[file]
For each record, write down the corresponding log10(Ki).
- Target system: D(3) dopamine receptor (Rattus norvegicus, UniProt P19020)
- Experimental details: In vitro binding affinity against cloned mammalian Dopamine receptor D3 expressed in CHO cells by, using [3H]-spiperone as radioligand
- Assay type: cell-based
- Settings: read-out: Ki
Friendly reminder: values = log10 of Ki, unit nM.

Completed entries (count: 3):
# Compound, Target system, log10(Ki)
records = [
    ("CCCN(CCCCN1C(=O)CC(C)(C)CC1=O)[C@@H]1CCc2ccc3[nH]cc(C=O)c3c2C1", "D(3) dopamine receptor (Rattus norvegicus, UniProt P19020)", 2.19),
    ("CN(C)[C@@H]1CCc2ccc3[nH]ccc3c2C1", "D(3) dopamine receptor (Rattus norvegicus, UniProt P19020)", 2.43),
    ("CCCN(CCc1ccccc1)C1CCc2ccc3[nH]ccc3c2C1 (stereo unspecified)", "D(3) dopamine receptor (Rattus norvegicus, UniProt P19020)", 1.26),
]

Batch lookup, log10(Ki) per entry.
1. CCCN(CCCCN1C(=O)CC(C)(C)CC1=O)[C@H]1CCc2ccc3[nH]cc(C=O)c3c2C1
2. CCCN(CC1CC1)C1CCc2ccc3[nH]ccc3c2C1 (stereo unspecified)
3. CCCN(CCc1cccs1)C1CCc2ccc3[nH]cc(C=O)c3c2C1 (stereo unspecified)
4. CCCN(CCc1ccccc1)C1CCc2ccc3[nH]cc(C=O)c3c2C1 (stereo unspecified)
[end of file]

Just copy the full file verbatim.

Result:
For each record, write down the corresponding log10(Ki).
- Target system: D(3) dopamine receptor (Rattus norvegicus, UniProt P19020)
- Experimental details: In vitro binding affinity against cloned mammalian Dopamine receptor D3 expressed in CHO cells by, using [3H]-spiperone as radioligand
- Assay type: cell-based
- Settings: read-out: Ki
Friendly reminder: values = log10 of Ki, unit nM.

Completed entries (count: 3):
# Compound, Target system, log10(Ki)
records = [
    ("CCCN(CCCCN1C(=O)CC(C)(C)CC1=O)[C@@H]1CCc2ccc3[nH]cc(C=O)c3c2C1", "D(3) dopamine receptor (Rattus norvegicus, UniProt P19020)", 2.19),
    ("CN(C)[C@@H]1CCc2ccc3[nH]ccc3c2C1", "D(3) dopamine receptor (Rattus norvegicus, UniProt P19020)", 2.43),
    ("CCCN(CCc1ccccc1)C1CCc2ccc3[nH]ccc3c2C1 (stereo unspecified)", "D(3) dopamine receptor (Rattus norvegicus, UniProt P19020)", 1.26),
]

Batch lookup, log10(Ki) per entry.
1. CCCN(CCCCN1C(=O)CC(C)(C)CC1=O)[C@H]1CCc2ccc3[nH]cc(C=O)c3c2C1
2. CCCN(CC1CC1)C1CCc2ccc3[nH]ccc3c2C1 (stereo unspecified)
3. CCCN(CCc1cccs1)C1CCc2ccc3[nH]cc(C=O)c3c2C1 (stereo unspecified)
4. CCCN(CCc1ccccc1)C1CCc2ccc3[nH]cc(C=O)c3c2C1 (stereo unspecified)